A pick-up in Chinese trade data and maybe ongoing taper delay talk seem to have given markets a boost last night. Well, US markets, with the S&P500 up 1 per cent to 1671, the Dow 140 points to 15,063 and the Nasdaq 1.3 per cent to 3706. Stocks in Europe were flat to negative, although the divergence between US and European markets doesn’t seem to be anything other than a reversal from Friday’s session.
But back to that Chinese data. It’s not so much that the trade figures were strong – if they were no one would believe them. It’s more that, one, they picked up (exports and imports were up 7 per cent annually) and two, it compliments other global data-flow that’s showing an acceleration in growth.
Moreover, Chinese inflation data out yesterday showed no pick-up – broadly steady at 2.6 per cent – and this has got the stimulus call out again. Either way, this is good news on China and one more reason to be optimistic on global, and thus domestic, growth prospects.
Sure enough, the data also helped see the Australian dollar higher, which rose 40 pips from yesterday afternoon to 0.9232. But the dollar’s move wasn’t just China-related. It’s a US dollar story as well, and here it seems that taper delay talk is driving the US dollar down. The euro was 80 pips higher to 1.3252 and the British pound was 50 pips higher at 1.5696, although the yen did nought and remains close to target at 99.6.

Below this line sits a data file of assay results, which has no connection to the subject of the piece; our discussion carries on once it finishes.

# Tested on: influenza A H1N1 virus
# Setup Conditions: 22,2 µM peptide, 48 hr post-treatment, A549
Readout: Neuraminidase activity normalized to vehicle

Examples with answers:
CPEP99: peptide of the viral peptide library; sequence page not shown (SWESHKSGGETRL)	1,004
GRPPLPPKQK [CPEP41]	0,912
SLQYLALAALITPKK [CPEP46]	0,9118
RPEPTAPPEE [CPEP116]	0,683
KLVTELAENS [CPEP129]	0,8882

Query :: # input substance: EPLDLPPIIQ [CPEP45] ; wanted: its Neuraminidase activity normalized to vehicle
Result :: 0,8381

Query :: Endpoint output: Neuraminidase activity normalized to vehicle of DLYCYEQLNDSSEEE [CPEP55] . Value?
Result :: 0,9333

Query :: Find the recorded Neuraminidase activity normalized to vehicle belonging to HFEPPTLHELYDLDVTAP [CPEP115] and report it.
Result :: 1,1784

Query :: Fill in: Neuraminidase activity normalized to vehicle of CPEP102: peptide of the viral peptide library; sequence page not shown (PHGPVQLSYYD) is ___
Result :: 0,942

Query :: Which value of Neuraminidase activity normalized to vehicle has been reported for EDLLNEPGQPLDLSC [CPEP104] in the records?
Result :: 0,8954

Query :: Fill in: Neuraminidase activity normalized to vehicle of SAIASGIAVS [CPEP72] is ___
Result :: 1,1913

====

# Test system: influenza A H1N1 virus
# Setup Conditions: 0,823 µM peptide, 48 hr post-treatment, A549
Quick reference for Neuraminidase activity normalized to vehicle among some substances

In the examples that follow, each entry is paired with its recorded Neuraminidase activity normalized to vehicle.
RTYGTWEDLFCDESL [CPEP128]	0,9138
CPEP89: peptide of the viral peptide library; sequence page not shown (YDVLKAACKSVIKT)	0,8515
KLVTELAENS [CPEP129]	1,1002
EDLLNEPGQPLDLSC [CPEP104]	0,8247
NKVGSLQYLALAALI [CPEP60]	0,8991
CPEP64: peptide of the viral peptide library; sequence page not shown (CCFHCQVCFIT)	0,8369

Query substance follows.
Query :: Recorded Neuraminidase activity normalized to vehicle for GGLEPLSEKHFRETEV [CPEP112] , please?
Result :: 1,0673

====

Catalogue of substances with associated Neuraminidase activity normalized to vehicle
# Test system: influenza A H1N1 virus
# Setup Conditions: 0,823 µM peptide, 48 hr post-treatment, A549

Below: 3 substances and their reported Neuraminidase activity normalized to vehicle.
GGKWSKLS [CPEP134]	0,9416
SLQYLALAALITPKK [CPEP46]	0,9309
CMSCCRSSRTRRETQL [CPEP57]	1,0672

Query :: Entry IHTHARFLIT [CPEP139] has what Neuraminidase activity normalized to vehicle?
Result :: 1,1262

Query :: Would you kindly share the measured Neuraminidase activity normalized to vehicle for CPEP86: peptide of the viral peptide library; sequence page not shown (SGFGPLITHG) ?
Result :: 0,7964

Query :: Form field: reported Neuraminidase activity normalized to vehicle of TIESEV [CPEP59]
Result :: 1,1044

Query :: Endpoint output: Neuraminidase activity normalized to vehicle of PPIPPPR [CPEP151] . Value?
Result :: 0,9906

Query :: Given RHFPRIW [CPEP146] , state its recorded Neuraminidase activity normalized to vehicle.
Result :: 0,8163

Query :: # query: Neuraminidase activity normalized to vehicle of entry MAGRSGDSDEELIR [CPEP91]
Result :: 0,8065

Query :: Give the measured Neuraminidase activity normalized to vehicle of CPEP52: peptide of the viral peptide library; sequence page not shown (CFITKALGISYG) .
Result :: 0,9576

Now, the interesting thing to note about the price action is that commodities didn’t share in this Chinese sentiment boost and nor are they really reacting to the possible taper delay. Indeed crude was down 1.4 per cent ($109), gold was flat and silver was weaker (0.7 per cent). Only copper rose – by 0.6 per cent – and that’s about the limit of the China effect. China is a big consumer.
Elsewhere though, markets were watching events in Syria more closely. The latest news on this front concerns a Russian proposal that would see Syria’s chemical weapons stockpile placed under international control. The end game would be to destroy this stockpile. Now the Russians are hoping that this would avoid any escalation of hostilities and certainly it is a face-saving way for the US to back down.
It’s not looking good though. The Russian proposal was made in response to a question posed to US Secretary of State John Kerry. He was asked what Syria could do to avoid a US attack, and replied that Syria could hand over its chemical weapons to the international community “without delay”. Cue the Russians.
The US State Department has so far only said that Kerry’s statement was not a formal proposal – it was only “rhetorical and hypothetical”. At the moment, President Barack Obama is set to deliver a national address tonight, with Congress to vote on proposals from late this week and into next.
There wasn’t really much else of interest. The US 10-year bond yield was little changed at 2.91 per cent, which covers the price action, and news flow otherwise wasn’t that exciting.
So looking to the day ahead, the key data release for Australia is NAB’s business survey at 1130 AEST – confidence is shot, obviously, and has diverged sharply from global trends. Later in the day, at 1530 AEST by the looks, we see a run of Chinese data including retail sales, industrial production and investment – all expected to be strong. Tonight is comparatively quiet, with small business optimism and job openings for the US.
Have a great day…
Adam Carr is a leading market economist.
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